If Saturday night was an audition for Jaime Munguia’s hopes of landing a showdown against Mexican icon Canelo Alvarez in May, the unbeaten slugger made one heck of a statement.
Munguia (43-0, 34 KOs) scored four knockdowns en route to a dominant ninth-round stoppage of the durable John Ryder (32-7, 18 KOs) inside the Footprint Center in Phoenix. The 35-year-old Ryder, who took Alvarez the 12-round distance last May, announced before the Munguia fight he would retire if defeated.
“It would truly be a great fight among Mexicans,” Munguia said, through a translator, about a possible fight with Alvarez. “If Canelo gives us a chance, it would be an honor to share the ring next to him.”
In his first fight with trainer Freddie Roach after fellow Hall of Famer Erik Morales chose to focus on a political career, the 27-year-old Munguia simply looked like a different fighter. The native of Mexico looked more mature and poised than at any other point in his pro career, which began at age 16 in 2013, and was lethal with combinations.
Munguia established himself early from distance with a very patient attack until a combination floored Ryder in the corner in Round 2. From there, Munguia went on the attack and outlanded Ryder, according to CompuBox, by a margin of 146 to 77 over the course of the fight.
“I’m very happy and I was ready for this,” Munguia said. “I know that I worked very, very hard for this. I know a lot of people didn’t believe in me but this is the result of hard work. We are ready for 168 [pounds].”
While Ryder was game throughout as he leaned on his well-respected chin, he was unable to produce a late rally similar to what he did against Alvarez.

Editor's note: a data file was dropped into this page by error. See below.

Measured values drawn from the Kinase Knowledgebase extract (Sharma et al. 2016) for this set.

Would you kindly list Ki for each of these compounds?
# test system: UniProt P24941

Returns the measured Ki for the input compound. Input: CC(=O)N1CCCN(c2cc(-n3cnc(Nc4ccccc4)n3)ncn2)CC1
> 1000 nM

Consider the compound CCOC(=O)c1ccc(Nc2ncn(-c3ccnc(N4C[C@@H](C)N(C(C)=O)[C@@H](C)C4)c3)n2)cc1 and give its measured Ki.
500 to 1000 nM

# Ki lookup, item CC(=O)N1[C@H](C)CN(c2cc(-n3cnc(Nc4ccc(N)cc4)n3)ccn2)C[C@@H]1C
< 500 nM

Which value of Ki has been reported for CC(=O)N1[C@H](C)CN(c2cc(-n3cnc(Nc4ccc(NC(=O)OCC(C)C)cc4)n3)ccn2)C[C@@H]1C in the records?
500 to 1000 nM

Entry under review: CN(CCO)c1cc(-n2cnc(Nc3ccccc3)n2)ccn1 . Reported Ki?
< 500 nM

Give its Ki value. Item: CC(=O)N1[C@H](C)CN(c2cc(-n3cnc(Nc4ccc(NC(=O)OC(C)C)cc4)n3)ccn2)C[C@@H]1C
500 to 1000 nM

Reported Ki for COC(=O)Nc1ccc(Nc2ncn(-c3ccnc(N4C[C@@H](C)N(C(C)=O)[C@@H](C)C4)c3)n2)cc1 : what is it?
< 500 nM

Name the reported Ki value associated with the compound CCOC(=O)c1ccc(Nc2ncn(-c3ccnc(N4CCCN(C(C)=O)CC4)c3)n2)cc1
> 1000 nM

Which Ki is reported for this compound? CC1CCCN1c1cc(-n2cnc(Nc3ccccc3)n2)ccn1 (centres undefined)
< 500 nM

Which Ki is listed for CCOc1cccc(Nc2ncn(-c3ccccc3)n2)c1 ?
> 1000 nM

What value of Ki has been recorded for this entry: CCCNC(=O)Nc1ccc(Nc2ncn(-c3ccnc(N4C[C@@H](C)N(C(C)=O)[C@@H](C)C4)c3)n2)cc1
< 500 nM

Munguia scored his second knockdown in Round 4 on a counter jab that caught Ryder off balanced after squaring up. Each time Ryder would find success, often with a lead right hook, Munguia would come back to the body to create distance before surging forward behind noticeably improved technique.
“Last time, I was throwing punches like crazy but this time my timing was perfect,” Munguia said. “Ryder is a tough fighter, he is a hard-headed fighter. My hands actually hurt from punching him so much to the head.”
Munguia opened Round 8 in pursuit of a finish and visibly hurt Ryder with a big right cross until a well-timed counter from Ryder caused Munguia to circle away and seek shelter. The moment proved to be fleeting for Ryder as Round 9 became his reckoning.
Ryder ate a right cross to the top of the head and was floored on a second right that caught him while wobbling backwards. Munguia scored a second knockdown in the round, and fourth of the fight, moments later on a body shot.
Referee Wes Melton was unable to see Ryder’s corner attempting to throw in the towel, however. Even though Ryder was able to survive until the bell, his corner stopped the fight at the close of the round.
“I feel great. I’m motivated for the next fight,” Munguia said. “It’s going to be bigger and better than this one. I’m going to get better every time. We don’t know [the opponent] yet, there is nothing on the table. But we want the best of the best at 168 pounds. We will be a champion.”
Alvarez, 33, easily outpointed unified junior middleweight champion Jermell Charlo last September in the fourth defense of his undisputed 168-pound title. He has recently been linked to rumors of a May return against Jermall Charlo, the WBC middleweight titleholder and twin brother of Jermell.